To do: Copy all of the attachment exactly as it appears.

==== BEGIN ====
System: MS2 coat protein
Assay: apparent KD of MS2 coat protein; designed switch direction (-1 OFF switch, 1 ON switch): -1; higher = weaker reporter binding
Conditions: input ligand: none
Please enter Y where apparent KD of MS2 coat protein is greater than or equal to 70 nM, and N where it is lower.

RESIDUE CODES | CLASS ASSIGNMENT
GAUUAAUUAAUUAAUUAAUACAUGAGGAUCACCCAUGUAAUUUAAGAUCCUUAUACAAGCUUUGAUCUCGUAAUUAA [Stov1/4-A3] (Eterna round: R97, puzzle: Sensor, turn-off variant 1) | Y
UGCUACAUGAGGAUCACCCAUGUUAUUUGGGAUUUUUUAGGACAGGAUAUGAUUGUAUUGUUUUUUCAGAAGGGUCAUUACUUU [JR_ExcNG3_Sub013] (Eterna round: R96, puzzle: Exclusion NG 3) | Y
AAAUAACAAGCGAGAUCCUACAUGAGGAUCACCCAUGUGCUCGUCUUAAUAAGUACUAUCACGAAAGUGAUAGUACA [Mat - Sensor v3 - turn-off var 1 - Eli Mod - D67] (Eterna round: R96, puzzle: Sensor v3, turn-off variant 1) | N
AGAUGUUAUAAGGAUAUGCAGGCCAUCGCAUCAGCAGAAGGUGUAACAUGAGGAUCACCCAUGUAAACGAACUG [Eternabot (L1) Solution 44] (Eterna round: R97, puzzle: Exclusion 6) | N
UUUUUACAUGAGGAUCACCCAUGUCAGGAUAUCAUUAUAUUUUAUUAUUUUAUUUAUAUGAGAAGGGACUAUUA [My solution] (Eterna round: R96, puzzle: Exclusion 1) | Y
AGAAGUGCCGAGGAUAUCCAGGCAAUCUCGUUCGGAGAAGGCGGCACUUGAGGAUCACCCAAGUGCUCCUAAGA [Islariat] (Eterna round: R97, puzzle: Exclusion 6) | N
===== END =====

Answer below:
System: MS2 coat protein
Assay: apparent KD of MS2 coat protein; designed switch direction (-1 OFF switch, 1 ON switch): -1; higher = weaker reporter binding
Conditions: input ligand: none
Please enter Y where apparent KD of MS2 coat protein is greater than or equal to 70 nM, and N where it is lower.

RESIDUE CODES | CLASS ASSIGNMENT
GAUUAAUUAAUUAAUUAAUACAUGAGGAUCACCCAUGUAAUUUAAGAUCCUUAUACAAGCUUUGAUCUCGUAAUUAA [Stov1/4-A3] (Eterna round: R97, puzzle: Sensor, turn-off variant 1) | Y
UGCUACAUGAGGAUCACCCAUGUUAUUUGGGAUUUUUUAGGACAGGAUAUGAUUGUAUUGUUUUUUCAGAAGGGUCAUUACUUU [JR_ExcNG3_Sub013] (Eterna round: R96, puzzle: Exclusion NG 3) | Y
AAAUAACAAGCGAGAUCCUACAUGAGGAUCACCCAUGUGCUCGUCUUAAUAAGUACUAUCACGAAAGUGAUAGUACA [Mat - Sensor v3 - turn-off var 1 - Eli Mod - D67] (Eterna round: R96, puzzle: Sensor v3, turn-off variant 1) | N
AGAUGUUAUAAGGAUAUGCAGGCCAUCGCAUCAGCAGAAGGUGUAACAUGAGGAUCACCCAUGUAAACGAACUG [Eternabot (L1) Solution 44] (Eterna round: R97, puzzle: Exclusion 6) | N
UUUUUACAUGAGGAUCACCCAUGUCAGGAUAUCAUUAUAUUUUAUUAUUUUAUUUAUAUGAGAAGGGACUAUUA [My solution] (Eterna round: R96, puzzle: Exclusion 1) | Y
AGAAGUGCCGAGGAUAUCCAGGCAAUCUCGUUCGGAGAAGGCGGCACUUGAGGAUCACCCAAGUGCUCCUAAGA [Islariat] (Eterna round: R97, puzzle: Exclusion 6) | N